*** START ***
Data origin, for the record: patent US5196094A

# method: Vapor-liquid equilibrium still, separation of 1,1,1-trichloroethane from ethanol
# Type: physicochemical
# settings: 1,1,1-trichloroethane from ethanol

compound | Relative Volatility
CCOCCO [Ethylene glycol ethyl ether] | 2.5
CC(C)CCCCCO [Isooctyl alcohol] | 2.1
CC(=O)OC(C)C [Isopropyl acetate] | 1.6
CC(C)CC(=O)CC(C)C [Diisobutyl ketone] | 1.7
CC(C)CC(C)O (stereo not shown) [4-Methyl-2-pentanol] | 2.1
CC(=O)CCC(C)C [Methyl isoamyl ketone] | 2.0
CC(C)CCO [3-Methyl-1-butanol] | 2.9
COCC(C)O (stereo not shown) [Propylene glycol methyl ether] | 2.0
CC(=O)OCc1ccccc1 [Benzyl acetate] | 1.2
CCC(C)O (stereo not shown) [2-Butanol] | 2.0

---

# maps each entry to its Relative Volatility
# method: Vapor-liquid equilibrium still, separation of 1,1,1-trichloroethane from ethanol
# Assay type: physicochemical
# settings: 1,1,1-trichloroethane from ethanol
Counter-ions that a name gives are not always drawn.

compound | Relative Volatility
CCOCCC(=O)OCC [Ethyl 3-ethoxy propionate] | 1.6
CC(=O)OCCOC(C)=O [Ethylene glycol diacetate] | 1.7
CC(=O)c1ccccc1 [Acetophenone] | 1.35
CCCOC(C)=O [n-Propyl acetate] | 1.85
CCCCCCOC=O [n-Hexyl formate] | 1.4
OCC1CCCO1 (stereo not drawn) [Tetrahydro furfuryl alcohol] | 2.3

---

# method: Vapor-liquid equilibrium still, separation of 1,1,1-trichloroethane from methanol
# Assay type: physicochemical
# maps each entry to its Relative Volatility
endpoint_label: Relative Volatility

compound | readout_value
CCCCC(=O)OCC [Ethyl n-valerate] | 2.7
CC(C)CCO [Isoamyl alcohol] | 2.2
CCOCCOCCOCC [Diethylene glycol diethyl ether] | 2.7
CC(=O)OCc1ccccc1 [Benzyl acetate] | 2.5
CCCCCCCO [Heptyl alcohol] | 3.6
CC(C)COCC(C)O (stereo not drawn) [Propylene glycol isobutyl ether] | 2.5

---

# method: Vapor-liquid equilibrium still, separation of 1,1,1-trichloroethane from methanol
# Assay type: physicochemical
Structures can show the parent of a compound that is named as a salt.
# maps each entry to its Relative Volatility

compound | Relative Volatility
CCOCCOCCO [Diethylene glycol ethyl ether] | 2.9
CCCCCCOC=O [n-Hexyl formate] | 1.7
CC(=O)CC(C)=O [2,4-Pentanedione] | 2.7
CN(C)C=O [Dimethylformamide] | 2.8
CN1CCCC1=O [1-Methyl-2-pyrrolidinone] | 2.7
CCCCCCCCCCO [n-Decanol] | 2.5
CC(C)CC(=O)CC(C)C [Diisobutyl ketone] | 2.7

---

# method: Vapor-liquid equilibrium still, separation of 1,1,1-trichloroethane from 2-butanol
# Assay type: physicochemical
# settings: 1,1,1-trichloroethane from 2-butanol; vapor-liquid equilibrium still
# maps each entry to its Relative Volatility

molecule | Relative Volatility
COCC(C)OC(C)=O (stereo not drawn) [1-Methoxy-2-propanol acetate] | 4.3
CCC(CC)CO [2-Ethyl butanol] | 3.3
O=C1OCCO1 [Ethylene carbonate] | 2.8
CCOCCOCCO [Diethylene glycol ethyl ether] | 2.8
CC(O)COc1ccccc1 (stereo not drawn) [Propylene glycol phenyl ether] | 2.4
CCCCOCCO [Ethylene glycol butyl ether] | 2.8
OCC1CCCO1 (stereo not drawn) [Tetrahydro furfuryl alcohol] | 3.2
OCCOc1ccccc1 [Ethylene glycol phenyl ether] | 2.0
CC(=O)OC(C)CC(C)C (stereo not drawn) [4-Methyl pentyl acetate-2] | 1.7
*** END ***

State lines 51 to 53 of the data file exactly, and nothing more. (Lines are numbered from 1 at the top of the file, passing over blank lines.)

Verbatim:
CN1CCCC1=O [1-Methyl-2-pyrrolidinone] | 2.7
CCCCCCCCCCO [n-Decanol] | 2.5
CC(C)CC(=O)CC(C)C [Diisobutyl ketone] | 2.7